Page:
Michigan finished their pre-season exhibition tour in Italy on Friday. The Wolverines played and defeated four teams on their trip: Perugia Select Team, Vicenza All-Stars, Petrarca Padova, and Mantova Stings.
While in Italy Michigan has an opportunity to bond as a team. In addition to the extra practice and a chance to play in some real game scenarios, the Wolverines were also able to tour the sights including the Colosseum, Venice, the Vatican, an army garrison in Vicenza, and Lake Como. The teammate bonding comes at a good time, as Michigan adds six true freshmen to their roster this season.
The competition wasn’t particularly strong, and it’s hard to gauge how impressive these games have been. Michigan blew the doors off the gym against their first three opponents, outscoring them by a total of 143 points. The Mantova Stings, a D2 professional team in Italy, were the strongest team Michigan faced and they still managed to win comfortably 96-76, although the game remained close until the fourth quarter.
That doesn’t mean that there were no challenges for the Wolverines on this trip. The games were played using the FIBA three point line, which is further back than the NCAA line, and also with a 24 second shot clock. Michigan’s young squad adjusted to these changes well.
Despite the further line the Wolverines shot 40.4% from behind the arc in their four games. Six Wolverines shot at least 33% from behind the three point line. With only 9.3 turnovers per game and an effective field goal percentage of 61.7% they hardly seemed rushed by the shorter shot clock.
Much of Michigan’s high shooting percentage can be attributed to sophomore wing Zak Irvin. Irvin shot 12-18 (66.7%) from three point range during the four exhibition games, including a blazing hot 9-10 start in the first two games.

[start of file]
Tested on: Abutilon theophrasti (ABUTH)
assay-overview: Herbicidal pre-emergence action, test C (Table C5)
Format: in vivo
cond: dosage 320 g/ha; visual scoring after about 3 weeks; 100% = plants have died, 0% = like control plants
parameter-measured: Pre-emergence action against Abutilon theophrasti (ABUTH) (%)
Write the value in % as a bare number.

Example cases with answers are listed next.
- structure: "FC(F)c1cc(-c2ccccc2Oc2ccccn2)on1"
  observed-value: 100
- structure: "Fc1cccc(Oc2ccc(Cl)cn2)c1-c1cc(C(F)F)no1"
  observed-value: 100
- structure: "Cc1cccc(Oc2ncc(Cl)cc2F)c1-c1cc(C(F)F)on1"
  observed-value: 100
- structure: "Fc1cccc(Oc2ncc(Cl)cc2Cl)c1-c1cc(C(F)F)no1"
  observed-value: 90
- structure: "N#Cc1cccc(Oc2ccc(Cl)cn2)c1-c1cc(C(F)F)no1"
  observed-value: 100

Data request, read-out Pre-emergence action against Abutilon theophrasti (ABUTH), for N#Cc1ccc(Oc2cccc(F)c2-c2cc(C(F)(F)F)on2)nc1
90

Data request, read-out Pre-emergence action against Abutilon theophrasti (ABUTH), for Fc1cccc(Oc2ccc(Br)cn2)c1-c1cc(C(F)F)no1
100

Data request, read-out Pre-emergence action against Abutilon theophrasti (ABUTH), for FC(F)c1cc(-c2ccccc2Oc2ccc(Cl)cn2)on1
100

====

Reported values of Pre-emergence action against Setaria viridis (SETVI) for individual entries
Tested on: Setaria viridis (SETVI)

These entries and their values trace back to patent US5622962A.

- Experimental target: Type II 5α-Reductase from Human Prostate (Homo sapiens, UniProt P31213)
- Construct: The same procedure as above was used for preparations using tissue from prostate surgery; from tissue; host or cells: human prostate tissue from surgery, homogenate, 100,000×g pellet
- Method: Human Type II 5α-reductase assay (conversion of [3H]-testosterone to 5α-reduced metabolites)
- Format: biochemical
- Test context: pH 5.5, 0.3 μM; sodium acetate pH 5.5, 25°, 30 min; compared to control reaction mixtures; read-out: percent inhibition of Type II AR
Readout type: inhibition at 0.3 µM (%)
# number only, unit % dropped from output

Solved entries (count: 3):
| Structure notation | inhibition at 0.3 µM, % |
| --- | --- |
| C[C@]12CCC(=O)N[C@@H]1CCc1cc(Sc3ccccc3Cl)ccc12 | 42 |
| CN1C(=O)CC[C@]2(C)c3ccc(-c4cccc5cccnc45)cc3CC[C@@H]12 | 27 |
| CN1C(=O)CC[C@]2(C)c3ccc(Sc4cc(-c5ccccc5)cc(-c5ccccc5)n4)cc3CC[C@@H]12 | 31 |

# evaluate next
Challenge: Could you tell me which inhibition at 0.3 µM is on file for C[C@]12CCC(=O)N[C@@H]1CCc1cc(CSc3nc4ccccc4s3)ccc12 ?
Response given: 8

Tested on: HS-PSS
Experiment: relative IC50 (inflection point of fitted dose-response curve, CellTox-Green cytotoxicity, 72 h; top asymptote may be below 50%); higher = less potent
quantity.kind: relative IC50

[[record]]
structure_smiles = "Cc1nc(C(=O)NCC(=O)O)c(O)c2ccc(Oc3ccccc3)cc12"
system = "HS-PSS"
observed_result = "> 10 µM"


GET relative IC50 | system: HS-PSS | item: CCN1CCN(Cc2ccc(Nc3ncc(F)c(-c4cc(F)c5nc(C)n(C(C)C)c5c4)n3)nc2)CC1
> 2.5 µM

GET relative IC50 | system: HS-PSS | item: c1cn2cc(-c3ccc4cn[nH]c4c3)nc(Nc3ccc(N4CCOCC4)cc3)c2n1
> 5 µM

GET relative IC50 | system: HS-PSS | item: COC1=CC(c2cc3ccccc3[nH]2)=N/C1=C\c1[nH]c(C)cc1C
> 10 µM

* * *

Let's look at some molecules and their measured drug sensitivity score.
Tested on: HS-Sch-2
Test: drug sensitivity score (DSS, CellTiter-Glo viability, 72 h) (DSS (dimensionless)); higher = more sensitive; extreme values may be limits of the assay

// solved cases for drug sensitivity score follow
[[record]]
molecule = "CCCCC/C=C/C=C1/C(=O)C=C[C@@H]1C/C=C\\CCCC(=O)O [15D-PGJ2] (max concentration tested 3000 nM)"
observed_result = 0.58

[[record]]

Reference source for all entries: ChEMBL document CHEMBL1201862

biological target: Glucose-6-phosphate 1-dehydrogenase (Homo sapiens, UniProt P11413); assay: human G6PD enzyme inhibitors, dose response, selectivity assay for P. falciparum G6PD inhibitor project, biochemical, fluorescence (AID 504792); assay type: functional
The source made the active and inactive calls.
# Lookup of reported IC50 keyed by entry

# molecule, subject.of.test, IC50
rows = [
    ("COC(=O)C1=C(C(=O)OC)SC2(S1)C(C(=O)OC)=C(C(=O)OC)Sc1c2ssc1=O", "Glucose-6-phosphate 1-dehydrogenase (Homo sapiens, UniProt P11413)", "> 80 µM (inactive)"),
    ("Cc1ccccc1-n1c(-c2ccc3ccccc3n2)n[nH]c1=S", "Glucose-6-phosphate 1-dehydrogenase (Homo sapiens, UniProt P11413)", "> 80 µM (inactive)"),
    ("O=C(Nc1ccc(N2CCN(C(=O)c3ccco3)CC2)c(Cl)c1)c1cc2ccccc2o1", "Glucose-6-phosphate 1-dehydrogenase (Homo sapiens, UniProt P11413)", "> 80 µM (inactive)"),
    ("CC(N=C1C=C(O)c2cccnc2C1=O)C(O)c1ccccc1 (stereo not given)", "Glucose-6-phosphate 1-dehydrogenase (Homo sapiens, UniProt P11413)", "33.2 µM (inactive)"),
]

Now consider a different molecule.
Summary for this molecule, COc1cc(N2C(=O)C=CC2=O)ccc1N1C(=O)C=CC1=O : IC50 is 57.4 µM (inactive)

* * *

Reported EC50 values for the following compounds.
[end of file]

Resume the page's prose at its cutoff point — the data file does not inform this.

Anybody who watched Michigan last season knew that Irvin could shoot the three, but he hadn’t had the opportunity to show off his game inside of the three point line during his freshman campaign. While in Italy Irvin made 30 attempts at two point field goals and hit 21 of them, good for 70%.
Irvin’s ability to create shots off the dribble and get to the rim will be vital to Michigan’s success in the upcoming season. Irvin will see a high usage rate next season, and while John Beilein’s high power offense utilizes a lot of spot up three point shooting the Wolverines will need strong dribble penetration to keep defenses honest.
Last season Michigan would turn to Nik Stauskas and Caris LeVert to attack the rim when jump shots weren’t falling, and with Stauskas gone the responsibility will be handed down to Irvin and fellow sophomore Derrick Walton Jr.
Things will get more difficult for Irvin. Big Ten defenses are much tougher than the ones seen by the Wolverines in Italy. Still, converting at such a high rate in an exhibition setting is sure to build confidence for Irvin and the rest of the team. That confidence is much needed for a squad as young as Michigan.
Michigan did what they were supposed to do in Italy. They blew out four teams which were lacking in the raw talent that John Beilein’s team has. The competition doesn’t tell us much about how strong Michigan will be in the upcoming season, but the lack of hiccups should leave the Wolverines brimming with confidence.
Irvin will have more confidence in his ability to drive the lane, the freshmen will have more confidence in their shooting stroke and ability to play in coach Beilein’s system, and the coaching staff will have more confidence in their rotations. The Wolverines will be the youngest team in the conference this year, but Michigan fans should be optimistic. The way the team handled their business in Italy the Michigan Wolverines will be confident heading into next season.